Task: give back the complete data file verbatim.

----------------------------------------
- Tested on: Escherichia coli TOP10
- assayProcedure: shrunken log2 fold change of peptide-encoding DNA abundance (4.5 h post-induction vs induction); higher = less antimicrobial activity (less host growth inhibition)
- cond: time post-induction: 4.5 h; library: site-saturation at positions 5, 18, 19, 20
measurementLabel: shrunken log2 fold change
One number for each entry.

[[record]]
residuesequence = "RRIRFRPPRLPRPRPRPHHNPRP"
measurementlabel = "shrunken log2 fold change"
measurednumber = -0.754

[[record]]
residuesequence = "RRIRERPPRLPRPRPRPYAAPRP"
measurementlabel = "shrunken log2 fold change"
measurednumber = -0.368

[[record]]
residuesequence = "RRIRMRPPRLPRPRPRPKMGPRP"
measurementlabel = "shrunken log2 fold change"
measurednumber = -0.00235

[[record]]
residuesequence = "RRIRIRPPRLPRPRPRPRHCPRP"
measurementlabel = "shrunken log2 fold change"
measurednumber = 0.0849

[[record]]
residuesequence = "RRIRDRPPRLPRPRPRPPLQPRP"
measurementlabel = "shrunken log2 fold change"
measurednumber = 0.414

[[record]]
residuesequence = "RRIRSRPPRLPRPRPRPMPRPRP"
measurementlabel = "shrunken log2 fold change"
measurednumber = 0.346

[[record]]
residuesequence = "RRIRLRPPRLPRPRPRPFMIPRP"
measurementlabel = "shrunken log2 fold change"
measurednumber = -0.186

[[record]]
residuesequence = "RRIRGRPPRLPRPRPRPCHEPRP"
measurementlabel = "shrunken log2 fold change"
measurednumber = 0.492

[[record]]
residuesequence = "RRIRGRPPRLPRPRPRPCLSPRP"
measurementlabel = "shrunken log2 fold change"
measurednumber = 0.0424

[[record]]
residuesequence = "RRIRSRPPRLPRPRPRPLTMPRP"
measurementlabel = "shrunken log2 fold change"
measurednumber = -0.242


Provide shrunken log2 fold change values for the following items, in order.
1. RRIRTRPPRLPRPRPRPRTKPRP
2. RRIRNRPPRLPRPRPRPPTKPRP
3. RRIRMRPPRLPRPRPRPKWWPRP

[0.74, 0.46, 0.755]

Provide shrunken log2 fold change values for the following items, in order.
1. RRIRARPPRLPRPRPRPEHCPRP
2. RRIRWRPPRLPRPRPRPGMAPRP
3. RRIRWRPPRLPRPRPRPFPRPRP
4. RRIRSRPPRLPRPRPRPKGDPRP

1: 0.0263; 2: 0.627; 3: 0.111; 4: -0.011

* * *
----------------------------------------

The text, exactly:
- Tested on: Escherichia coli TOP10
- assayProcedure: shrunken log2 fold change of peptide-encoding DNA abundance (4.5 h post-induction vs induction); higher = less antimicrobial activity (less host growth inhibition)
- cond: time post-induction: 4.5 h; library: site-saturation at positions 5, 18, 19, 20
measurementLabel: shrunken log2 fold change
One number for each entry.

[[record]]
residuesequence = "RRIRFRPPRLPRPRPRPHHNPRP"
measurementlabel = "shrunken log2 fold change"
measurednumber = -0.754

[[record]]
residuesequence = "RRIRERPPRLPRPRPRPYAAPRP"
measurementlabel = "shrunken log2 fold change"
measurednumber = -0.368

[[record]]
residuesequence = "RRIRMRPPRLPRPRPRPKMGPRP"
measurementlabel = "shrunken log2 fold change"
measurednumber = -0.00235

[[record]]
residuesequence = "RRIRIRPPRLPRPRPRPRHCPRP"
measurementlabel = "shrunken log2 fold change"
measurednumber = 0.0849

[[record]]
residuesequence = "RRIRDRPPRLPRPRPRPPLQPRP"
measurementlabel = "shrunken log2 fold change"
measurednumber = 0.414

[[record]]
residuesequence = "RRIRSRPPRLPRPRPRPMPRPRP"
measurementlabel = "shrunken log2 fold change"
measurednumber = 0.346

[[record]]
residuesequence = "RRIRLRPPRLPRPRPRPFMIPRP"
measurementlabel = "shrunken log2 fold change"
measurednumber = -0.186

[[record]]
residuesequence = "RRIRGRPPRLPRPRPRPCHEPRP"
measurementlabel = "shrunken log2 fold change"
measurednumber = 0.492

[[record]]
residuesequence = "RRIRGRPPRLPRPRPRPCLSPRP"
measurementlabel = "shrunken log2 fold change"
measurednumber = 0.0424

[[record]]
residuesequence = "RRIRSRPPRLPRPRPRPLTMPRP"
measurementlabel = "shrunken log2 fold change"
measurednumber = -0.242


Provide shrunken log2 fold change values for the following items, in order.
1. RRIRTRPPRLPRPRPRPRTKPRP
2. RRIRNRPPRLPRPRPRPPTKPRP
3. RRIRMRPPRLPRPRPRPKWWPRP

[0.74, 0.46, 0.755]

Provide shrunken log2 fold change values for the following items, in order.
1. RRIRARPPRLPRPRPRPEHCPRP
2. RRIRWRPPRLPRPRPRPGMAPRP
3. RRIRWRPPRLPRPRPRPFPRPRP
4. RRIRSRPPRLPRPRPRPKGDPRP

1: 0.0263; 2: 0.627; 3: 0.111; 4: -0.011

* * *